Holocaust survivor from Amherst shares perspective on genocide education bill 

  • Holocaust survivor Henia Lewin, of North Amherst, speaks Jan. 30, 2018, to seventh and eighth graders at Granby Junior-Senior High School. GAZETTE FILE PHOTO

  • Holocaust survivor Henny Lewin, 78, of North Amherst, speaks Jan. 30, 2018 to seventh and eighth-graders at Granby Junior Senior High School. —SARAH CROSBY

Staff Writer
Saturday, January 11, 2020

AMHERST — A Holocaust survivor who lives in Amherst, and has extensive knowledge about how to teach about the Holocaust and other genocides, is among those supporting a state bill that would mandate such education in public schools.

Invited to the State House by state Rep. Mindy Domb, D-Amherst, Henia Lewin testified in October in favor of the Genocide Education Act, which would require every school district in Massachusetts to adopt genocide curriculum that addresses “the notion that national, ethnic, racial or religious hatred can overtake any nation or society, leading to calamitous consequences.”

Testifying before the Joint Committee on Education in support of the bill, Lewin noted that she was 18 months old in 1941 when she was rescued from a Lithuanian ghetto, being invaded by Nazi forces, by being placed in a suitcase.

“I have found that people don’t know about the Holocaust, not just kids in school and college students, but even adults,” Lewin told the joint committee.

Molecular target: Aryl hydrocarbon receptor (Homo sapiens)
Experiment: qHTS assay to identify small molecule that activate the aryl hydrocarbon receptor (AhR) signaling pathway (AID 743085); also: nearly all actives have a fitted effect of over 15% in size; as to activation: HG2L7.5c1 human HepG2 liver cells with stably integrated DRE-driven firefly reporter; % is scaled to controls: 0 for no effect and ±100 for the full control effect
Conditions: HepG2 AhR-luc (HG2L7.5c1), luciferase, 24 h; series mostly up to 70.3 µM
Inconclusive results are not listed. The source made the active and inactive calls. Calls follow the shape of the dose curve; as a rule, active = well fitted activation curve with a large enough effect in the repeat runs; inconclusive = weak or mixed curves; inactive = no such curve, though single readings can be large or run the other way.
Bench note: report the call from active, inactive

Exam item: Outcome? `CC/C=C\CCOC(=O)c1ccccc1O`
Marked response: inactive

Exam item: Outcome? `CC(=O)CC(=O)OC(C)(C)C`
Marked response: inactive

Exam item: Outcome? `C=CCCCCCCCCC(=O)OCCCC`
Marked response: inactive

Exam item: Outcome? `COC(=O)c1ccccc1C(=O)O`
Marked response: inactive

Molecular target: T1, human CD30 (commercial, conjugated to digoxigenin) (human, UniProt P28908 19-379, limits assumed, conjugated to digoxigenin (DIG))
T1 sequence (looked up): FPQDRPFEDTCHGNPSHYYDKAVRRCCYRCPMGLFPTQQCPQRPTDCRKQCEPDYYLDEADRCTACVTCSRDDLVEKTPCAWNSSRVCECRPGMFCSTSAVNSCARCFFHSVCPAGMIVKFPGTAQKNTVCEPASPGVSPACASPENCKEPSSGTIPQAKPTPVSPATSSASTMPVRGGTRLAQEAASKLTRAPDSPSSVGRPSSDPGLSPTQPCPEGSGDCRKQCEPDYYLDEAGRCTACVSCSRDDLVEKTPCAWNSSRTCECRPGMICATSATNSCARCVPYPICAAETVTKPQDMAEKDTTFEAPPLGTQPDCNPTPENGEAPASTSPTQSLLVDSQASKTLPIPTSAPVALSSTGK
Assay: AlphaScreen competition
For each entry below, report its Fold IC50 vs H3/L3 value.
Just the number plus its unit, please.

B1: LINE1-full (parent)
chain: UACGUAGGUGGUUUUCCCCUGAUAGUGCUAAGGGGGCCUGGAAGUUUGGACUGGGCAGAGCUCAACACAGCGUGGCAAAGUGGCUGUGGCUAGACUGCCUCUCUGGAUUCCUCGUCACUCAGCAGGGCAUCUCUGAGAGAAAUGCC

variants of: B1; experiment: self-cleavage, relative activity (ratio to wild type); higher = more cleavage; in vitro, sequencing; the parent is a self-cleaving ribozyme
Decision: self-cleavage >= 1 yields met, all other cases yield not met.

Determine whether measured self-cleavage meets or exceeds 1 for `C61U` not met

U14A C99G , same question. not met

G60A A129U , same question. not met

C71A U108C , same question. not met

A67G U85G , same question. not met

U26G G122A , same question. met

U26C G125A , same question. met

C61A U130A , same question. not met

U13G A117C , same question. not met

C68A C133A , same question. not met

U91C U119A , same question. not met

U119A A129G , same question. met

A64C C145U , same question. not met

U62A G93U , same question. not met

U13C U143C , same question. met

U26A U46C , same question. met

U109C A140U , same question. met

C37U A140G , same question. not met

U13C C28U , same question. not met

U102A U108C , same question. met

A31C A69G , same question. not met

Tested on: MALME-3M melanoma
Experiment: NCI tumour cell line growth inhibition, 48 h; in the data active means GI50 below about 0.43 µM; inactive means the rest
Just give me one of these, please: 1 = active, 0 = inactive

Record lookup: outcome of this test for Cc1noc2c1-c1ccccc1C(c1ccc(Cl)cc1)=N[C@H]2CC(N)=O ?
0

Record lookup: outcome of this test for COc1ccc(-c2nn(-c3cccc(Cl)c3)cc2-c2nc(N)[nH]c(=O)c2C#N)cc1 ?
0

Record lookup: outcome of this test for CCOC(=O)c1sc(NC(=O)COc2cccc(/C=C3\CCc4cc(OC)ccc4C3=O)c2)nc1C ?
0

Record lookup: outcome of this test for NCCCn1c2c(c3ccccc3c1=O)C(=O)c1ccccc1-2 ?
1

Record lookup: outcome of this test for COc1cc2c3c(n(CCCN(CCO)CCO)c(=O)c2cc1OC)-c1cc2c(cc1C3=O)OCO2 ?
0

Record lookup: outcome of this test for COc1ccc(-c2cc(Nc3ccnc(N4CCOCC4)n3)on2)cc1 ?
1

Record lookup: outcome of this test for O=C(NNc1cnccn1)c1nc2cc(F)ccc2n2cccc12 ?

Lewin often shares her survival story with students and teachers around the state, with the hope that educating young people about what happened in Europe in the 1930s and ’40s can discourage hatred and prejudice in the future. Her most frequent and captive audience are sixth and seventh graders.

“I find that they are very receptive and emotionally moved and asked wonderful questions about what it was like to be a child during the war,” Lewin said.

Sen. Michael Rodrigues, D-Westport, and Rep. Jeffrey Roy, D-Franklin, have filed the legislation, which already has the support of 94 legislators, including many from western Massachusetts.

Domb, who represents Amherst, Pelham and part of Granby, told the joint committee she is concerned about what is happening in the United States during the Trump presidency, with mosques and synagogues being targeted by domestic terrorists.

“When our government cuts the numbers of people allowed to enter the country based on asylum, reduces the numbers of refugees that we’ll accept, or proposes to ban people from Muslim countries from entering the country, it’s a reminder of when America used the immigration quota system as a basis for turning away people who were fleeing Nazi Germany, 80 years ago,” Domb said.

Domb called for the legislation to be fast-tracked, observing that the White House failed to condemn the actions of white people carrying torches and yelling “Jews will not replace us” in Charlottesville, Virginia, and when human beings have been referred to as “animals” and “rats.”

“We need our students to learn that stereotypes and ethnic hatred can escalate to atrocity,” Domb said. “And we need our students to learn that when leaders of a nation start espousing these messages, it is a dangerous situation, an alarm that calls us to action.”

Scott Merzbach can be reached at smerzbach@gazettenet.ocm